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These Are The Best And Worst States For Working Remotely
Remote work is on the rise and with it comes many benefits including an opportunity for better work-life balance, the elimination of stressful commutes, and the potential to save some coins in the process. Another major bonus is location independence. Whether you want to move to another city or take on a nomadic lifestyle, remote work means that you’re not tethered to one geographic location. The only question is where should you go? Amerisleep has the answer. The sleep experts conducted a study to identify the best and worst states for working remotely.
The company examined the most populated cities in each of the 50 states using factors like utility costs, internet speed, cost of monthly transportation, commute time, and COVID-19 cases. Based on the overall themes of work environment and home-living environment, they then calculated a Total Index Score.
Coming out on top as the best state for working remotely was New York, with a total Index score of 83.07. The Big Apple has the longest commute time in the United States, averaging 33.3 minutes. But it boasts the highest internet speed with 190.5mbps — something that comes in clutch when working remotely.
If home living environment is high up on your priority list, then consider Colorado. The western state known for its snow-capped Rocky Mountains comes in at number two on the list. Low average monthly utility bills ($127.91) and internet prices ($62.76) are a strong selling point.
Rounding out the top three is Illinois, where the broadband speeds are high (171.3mbps) and the internet bills low ($57.65). The rest of the top ten includes:
On the flipside, South Dakota has the dubious distinction of being the worst state for working remotely based on its 74.5mbps broadband speed, short commute time of 17 minutes, and cheap monthly transportation costs of $30. All things considered, remote working isn’t cost-effective.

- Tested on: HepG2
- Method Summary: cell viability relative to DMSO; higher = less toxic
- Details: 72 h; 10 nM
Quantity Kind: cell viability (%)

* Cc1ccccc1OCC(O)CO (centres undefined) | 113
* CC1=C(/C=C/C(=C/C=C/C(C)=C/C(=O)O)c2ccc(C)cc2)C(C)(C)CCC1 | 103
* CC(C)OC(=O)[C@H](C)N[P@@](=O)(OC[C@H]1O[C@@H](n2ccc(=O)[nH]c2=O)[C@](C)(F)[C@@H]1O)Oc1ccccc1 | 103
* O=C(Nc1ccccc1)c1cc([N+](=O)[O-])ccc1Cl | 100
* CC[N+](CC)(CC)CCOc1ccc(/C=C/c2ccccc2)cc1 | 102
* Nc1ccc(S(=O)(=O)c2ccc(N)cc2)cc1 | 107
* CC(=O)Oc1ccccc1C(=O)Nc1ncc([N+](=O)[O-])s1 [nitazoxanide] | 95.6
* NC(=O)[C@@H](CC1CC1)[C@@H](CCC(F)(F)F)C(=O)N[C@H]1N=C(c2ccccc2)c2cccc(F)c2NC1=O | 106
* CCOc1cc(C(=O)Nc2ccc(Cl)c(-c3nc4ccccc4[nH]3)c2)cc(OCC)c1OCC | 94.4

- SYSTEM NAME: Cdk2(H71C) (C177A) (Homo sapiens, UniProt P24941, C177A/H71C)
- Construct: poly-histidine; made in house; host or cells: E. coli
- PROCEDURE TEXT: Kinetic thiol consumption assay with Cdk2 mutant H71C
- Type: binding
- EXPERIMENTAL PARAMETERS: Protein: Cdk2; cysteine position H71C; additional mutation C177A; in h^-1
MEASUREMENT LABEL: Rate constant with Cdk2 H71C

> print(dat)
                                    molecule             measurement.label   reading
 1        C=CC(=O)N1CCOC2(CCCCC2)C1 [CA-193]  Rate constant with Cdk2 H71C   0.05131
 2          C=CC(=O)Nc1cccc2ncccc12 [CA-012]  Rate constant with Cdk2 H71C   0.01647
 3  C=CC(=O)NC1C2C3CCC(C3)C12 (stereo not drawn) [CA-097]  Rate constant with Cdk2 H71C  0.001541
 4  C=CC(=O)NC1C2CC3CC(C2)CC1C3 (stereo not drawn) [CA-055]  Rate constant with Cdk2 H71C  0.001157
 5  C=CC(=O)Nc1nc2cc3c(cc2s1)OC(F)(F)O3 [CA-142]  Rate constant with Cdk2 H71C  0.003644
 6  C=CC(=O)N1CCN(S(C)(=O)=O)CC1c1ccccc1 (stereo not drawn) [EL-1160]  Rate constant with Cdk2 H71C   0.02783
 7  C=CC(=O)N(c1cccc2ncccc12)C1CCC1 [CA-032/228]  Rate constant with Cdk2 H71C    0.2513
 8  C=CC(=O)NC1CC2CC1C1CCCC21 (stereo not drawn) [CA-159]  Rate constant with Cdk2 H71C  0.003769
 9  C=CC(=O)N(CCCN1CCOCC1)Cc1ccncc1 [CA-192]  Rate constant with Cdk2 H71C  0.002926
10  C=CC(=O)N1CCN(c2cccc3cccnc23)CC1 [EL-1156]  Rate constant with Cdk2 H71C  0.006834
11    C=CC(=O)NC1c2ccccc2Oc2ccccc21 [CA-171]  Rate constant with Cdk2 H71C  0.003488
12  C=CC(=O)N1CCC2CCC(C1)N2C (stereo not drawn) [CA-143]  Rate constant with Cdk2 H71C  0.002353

Mississippi follows closely behind as the second-worst state for remote working in the US. The state averages high monthly utility bills of $265.67 and internet prices of $78.50 combined with slow broadband speeds of 84.5mbps. On the bright side, Mississippi has one of the lowest COVID-19 rates in the U.S., with 17 cases per 100,000 people.
Nebraska brings up the rear as the third worst state thanks to one of the worst broadband speeds at 90.3mbps and high monthly internet prices of $78.68. The rest of the top ten worst states for working remotely includes:
6. New Mexico
But the beauty of remote work is that even if you happen to live in a less favorable state, there is always the option to make a change.
Amerisleep researcher April Mayer added, “For almost two years now, Covid-19 has changed the landscape for remote working. Companies and employers have needed to adapt to the changing circumstances to expand their remote work options for their employees. This study provides an insight into which states offer the best options for those working from home.”